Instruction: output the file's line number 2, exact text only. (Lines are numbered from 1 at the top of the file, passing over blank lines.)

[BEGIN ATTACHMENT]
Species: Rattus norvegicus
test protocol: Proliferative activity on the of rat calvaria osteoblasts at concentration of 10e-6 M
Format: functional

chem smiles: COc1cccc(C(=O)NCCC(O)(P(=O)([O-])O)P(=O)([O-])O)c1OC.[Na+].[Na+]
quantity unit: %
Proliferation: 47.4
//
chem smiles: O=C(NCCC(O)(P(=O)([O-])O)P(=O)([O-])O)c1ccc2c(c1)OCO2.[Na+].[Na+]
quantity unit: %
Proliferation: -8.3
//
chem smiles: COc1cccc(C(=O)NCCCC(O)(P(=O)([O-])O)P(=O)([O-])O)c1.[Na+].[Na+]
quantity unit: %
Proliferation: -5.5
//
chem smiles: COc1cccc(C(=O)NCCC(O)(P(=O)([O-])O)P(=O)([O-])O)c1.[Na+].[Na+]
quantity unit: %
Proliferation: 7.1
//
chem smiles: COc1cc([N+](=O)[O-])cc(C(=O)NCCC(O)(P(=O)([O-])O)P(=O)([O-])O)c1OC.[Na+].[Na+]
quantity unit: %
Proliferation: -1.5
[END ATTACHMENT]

test protocol: Proliferative activity on the of rat calvaria osteoblasts at concentration of 10e-6 M